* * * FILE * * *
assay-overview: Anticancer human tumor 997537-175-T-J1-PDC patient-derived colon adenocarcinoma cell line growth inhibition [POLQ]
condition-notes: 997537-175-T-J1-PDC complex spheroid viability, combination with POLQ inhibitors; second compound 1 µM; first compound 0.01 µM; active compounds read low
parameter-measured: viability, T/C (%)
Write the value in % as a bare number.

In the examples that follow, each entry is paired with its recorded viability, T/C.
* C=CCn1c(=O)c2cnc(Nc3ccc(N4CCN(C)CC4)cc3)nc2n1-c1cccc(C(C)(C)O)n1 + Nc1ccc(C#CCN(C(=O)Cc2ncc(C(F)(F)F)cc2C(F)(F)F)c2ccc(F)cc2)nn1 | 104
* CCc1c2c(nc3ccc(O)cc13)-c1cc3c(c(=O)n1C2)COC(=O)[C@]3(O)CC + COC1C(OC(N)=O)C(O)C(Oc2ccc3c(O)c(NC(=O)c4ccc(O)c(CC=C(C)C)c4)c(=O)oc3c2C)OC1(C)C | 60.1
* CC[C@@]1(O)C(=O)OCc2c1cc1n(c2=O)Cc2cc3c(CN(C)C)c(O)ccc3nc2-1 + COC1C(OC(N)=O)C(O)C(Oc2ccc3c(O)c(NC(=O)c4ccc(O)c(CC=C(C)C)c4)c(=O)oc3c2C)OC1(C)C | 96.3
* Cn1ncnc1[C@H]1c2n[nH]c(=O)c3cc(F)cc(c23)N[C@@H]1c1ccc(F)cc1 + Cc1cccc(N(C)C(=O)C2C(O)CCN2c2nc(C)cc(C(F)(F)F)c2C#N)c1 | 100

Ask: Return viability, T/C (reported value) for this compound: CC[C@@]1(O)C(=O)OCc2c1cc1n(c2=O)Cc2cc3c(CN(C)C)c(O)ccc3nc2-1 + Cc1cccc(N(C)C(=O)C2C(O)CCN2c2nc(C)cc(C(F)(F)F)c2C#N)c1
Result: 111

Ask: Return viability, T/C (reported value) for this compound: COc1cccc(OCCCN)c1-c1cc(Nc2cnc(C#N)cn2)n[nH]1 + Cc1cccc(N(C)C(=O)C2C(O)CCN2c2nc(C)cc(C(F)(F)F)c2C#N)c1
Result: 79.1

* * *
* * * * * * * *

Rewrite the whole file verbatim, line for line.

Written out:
assay-overview: Anticancer human tumor 997537-175-T-J1-PDC patient-derived colon adenocarcinoma cell line growth inhibition [POLQ]
condition-notes: 997537-175-T-J1-PDC complex spheroid viability, combination with POLQ inhibitors; second compound 1 µM; first compound 0.01 µM; active compounds read low
parameter-measured: viability, T/C (%)
Write the value in % as a bare number.

In the examples that follow, each entry is paired with its recorded viability, T/C.
* C=CCn1c(=O)c2cnc(Nc3ccc(N4CCN(C)CC4)cc3)nc2n1-c1cccc(C(C)(C)O)n1 + Nc1ccc(C#CCN(C(=O)Cc2ncc(C(F)(F)F)cc2C(F)(F)F)c2ccc(F)cc2)nn1 | 104
* CCc1c2c(nc3ccc(O)cc13)-c1cc3c(c(=O)n1C2)COC(=O)[C@]3(O)CC + COC1C(OC(N)=O)C(O)C(Oc2ccc3c(O)c(NC(=O)c4ccc(O)c(CC=C(C)C)c4)c(=O)oc3c2C)OC1(C)C | 60.1
* CC[C@@]1(O)C(=O)OCc2c1cc1n(c2=O)Cc2cc3c(CN(C)C)c(O)ccc3nc2-1 + COC1C(OC(N)=O)C(O)C(Oc2ccc3c(O)c(NC(=O)c4ccc(O)c(CC=C(C)C)c4)c(=O)oc3c2C)OC1(C)C | 96.3
* Cn1ncnc1[C@H]1c2n[nH]c(=O)c3cc(F)cc(c23)N[C@@H]1c1ccc(F)cc1 + Cc1cccc(N(C)C(=O)C2C(O)CCN2c2nc(C)cc(C(F)(F)F)c2C#N)c1 | 100

Ask: Return viability, T/C (reported value) for this compound: CC[C@@]1(O)C(=O)OCc2c1cc1n(c2=O)Cc2cc3c(CN(C)C)c(O)ccc3nc2-1 + Cc1cccc(N(C)C(=O)C2C(O)CCN2c2nc(C)cc(C(F)(F)F)c2C#N)c1
Result: 111

Ask: Return viability, T/C (reported value) for this compound: COc1cccc(OCCCN)c1-c1cc(Nc2cnc(C#N)cn2)n[nH]1 + Cc1cccc(N(C)C(=O)C2C(O)CCN2c2nc(C)cc(C(F)(F)F)c2C#N)c1
Result: 79.1

* * *